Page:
DETROIT – The midsize coupe segment in the U.S. is dying, and Toyota Motor Sales U.S.A. Inc. would rather invest its research and development money in “better places,” Jim Lentz, executive vice president-TMSUSA, tells Ward’s here in an interview.

On hand for the 2007 North American International Auto Show, Lentz says Toyota doesn’t foresee the type of growth forecast for the segment by rival American Honda Motor Co. Inc.

American Honda unveiled its Accord Coupe Concept at the Detroit show, and Vice President John Mendel touted research projecting 34% growth in the segment between now and 2011.

Lentz stops short of saying Toyota will kill its Georgetown, KY-built Camry Solara coupe, as has been rumored, but his comments are the closest thing so far to a confirmation of the model’s departure from the auto maker’s U.S. lineup.

“Our sense is that the midsize coupe segment continues to be a deteriorating segment,” Lentz says. “And given that everyone has a limited amount of resources to put against product development, one would think there may be better places to put those resources than a declining segment – a small segment to begin with that’s also declining.”

Ward’s data doesn’t break out sales of midsize coupes from midsize sedans, but Ward’s Upper Middle segment, where the Camry and Accord live, saw sales fall 5.6% last year to 2.2 million units.

And coupes in general are typically famous for their short shelf life.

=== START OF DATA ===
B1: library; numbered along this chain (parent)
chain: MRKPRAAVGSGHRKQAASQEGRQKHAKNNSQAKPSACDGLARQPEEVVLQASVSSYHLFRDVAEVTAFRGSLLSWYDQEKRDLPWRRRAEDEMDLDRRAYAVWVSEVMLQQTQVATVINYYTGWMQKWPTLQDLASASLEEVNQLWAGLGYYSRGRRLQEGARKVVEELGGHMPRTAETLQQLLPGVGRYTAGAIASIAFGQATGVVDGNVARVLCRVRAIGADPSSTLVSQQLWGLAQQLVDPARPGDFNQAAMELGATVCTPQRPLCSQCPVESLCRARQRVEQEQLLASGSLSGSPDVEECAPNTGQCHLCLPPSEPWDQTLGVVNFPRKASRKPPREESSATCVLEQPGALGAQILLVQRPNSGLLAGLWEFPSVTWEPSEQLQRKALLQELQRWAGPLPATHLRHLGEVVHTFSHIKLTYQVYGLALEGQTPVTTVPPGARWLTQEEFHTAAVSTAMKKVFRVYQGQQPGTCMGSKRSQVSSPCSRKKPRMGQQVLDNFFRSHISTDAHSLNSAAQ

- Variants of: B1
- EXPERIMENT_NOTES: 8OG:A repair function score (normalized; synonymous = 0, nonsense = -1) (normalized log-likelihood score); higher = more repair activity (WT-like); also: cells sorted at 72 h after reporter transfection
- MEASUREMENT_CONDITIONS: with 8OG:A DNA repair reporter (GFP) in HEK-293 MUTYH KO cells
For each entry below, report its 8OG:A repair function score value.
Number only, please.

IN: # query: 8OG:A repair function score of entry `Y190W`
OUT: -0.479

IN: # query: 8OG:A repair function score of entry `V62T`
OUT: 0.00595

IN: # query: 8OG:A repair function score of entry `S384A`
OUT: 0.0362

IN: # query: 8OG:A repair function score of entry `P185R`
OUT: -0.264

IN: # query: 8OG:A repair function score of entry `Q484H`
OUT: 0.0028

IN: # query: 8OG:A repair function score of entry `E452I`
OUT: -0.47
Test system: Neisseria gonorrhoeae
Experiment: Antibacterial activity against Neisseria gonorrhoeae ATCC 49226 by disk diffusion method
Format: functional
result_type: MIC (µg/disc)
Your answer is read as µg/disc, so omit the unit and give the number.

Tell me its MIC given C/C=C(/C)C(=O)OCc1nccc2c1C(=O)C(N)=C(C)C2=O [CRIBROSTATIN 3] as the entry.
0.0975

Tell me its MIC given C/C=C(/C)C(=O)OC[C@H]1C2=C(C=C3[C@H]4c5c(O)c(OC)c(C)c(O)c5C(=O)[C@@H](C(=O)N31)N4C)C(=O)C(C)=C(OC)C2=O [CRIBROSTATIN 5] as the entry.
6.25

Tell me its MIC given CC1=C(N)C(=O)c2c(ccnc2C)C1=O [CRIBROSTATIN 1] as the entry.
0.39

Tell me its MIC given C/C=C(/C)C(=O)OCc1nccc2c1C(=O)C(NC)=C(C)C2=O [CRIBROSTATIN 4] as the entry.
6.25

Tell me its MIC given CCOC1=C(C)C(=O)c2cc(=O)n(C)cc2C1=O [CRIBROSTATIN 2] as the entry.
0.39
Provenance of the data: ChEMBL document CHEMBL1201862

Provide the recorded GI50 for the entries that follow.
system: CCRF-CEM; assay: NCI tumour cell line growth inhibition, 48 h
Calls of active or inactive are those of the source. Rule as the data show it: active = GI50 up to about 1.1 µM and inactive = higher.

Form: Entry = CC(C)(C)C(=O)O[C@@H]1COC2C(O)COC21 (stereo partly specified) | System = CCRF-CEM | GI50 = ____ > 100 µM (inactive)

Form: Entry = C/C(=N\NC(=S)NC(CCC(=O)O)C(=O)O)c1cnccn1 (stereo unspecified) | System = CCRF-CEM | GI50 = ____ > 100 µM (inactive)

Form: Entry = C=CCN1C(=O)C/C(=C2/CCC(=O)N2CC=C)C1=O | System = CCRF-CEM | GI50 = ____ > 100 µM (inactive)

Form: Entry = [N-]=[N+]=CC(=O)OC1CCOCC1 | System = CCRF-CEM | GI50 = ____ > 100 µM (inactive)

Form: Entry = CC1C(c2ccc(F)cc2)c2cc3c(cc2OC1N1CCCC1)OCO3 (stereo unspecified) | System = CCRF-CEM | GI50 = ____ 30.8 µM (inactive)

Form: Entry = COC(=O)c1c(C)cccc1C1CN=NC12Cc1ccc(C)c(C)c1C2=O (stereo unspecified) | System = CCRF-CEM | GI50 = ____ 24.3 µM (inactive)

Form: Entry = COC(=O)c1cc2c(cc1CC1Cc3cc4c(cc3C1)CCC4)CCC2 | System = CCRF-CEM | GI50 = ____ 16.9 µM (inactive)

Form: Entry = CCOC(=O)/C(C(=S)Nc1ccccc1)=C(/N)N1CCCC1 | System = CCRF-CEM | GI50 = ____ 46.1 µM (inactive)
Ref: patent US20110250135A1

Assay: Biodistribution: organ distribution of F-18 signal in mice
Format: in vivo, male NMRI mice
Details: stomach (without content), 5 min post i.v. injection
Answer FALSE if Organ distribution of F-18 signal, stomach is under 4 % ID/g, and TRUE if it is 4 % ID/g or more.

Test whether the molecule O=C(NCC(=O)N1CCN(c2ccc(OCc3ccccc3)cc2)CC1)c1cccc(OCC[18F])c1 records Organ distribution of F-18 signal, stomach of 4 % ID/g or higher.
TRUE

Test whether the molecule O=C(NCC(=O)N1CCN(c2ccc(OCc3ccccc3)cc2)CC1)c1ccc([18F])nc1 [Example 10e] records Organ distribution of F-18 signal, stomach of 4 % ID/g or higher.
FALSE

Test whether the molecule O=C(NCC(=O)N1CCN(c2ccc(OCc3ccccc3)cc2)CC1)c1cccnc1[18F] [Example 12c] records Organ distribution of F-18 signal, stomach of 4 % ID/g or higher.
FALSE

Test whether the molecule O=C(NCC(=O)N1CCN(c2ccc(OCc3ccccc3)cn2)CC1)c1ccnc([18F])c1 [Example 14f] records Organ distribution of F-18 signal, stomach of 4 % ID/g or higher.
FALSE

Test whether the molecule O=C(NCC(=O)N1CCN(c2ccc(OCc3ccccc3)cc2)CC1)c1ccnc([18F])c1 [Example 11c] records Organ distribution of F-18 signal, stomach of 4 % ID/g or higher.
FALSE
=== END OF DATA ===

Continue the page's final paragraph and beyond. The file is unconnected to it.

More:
Lentz says primary buyers of midsize coupes are female Baby Boomers whose children have moved out.

Such women now are flocking to SUVs and cross/utility vehicles.

“And that migration, based on what we see, is continuing,” he says. “Could that somehow turn around and go back towards coupes? Honda must have some insight that they feel that is going to take place. Our research doesn’t really show that.”

Honda says it sees an opportunity with young, male buyers for the new Accord coupe, debuting this fall as an ’08 model.

A report last year indicated Toyota would replace the Camry Solara with a new CUV based on the FT-SX concept shown at the 2005 Detroit auto show. At the time, Toyota said the vehicle was targeted at aging Baby Boomers.

Lentz doesn’t tip his hand about a production FT-SX, but says the challenge with CUVs is determining what attributes to emphasize.

“I think everyone is trying to find the right balance between passenger-car attributes, SUV attributes and van attributes,” Lentz says of CUVs, sales of which grew 9.1% in the U.S. last year, to 2.4 million units, according to Ward’s segmentation data.

While Ford Motor Co. and General Motors Corp. are exiting the minivan segment in favor of CUVs, Lentz doesn’t see Toyota abandoning its Sienna anytime soon.

“I still think there’s a need for a traditional minivan,” he says.

However, he believes the long-term future of the segment depends on how Generation Y buyers, who have memories of being shuttled around in minivans, respond to future versions of the vehicles.

“The question will become, as Gen Y continues to age and have children, will (owning a minivan) be something that’s comfortable for them, or is that something they will shun? If they shun (minivans), that segment will die,” Lentz says.

At the time of the interview, Lentz had yet to take a close look at Chrysler Group’s new ’08 Dodge Caravan and Chrysler Town & Country, but he says from photos he’s seen they appear to have more SUV-like styling cues, particularly their fullsize D-pillars.

And, citing Chrysler minivans’ new swivel seating, Lentz predicts more innovation in seats. Thin seats, being pushed by interior suppliers such as Johnson Controls Inc., will make their way into minivans, creating more interior room and reducing curb weight, he predicts.

“This whole concept of the thin seat is going to go through the industry in the next few years,” he says.

However, Lentz won’t say if that trend includes the next-generation Sienna, expected to appear in 2009 as a ’10 model, according to Ward’s data.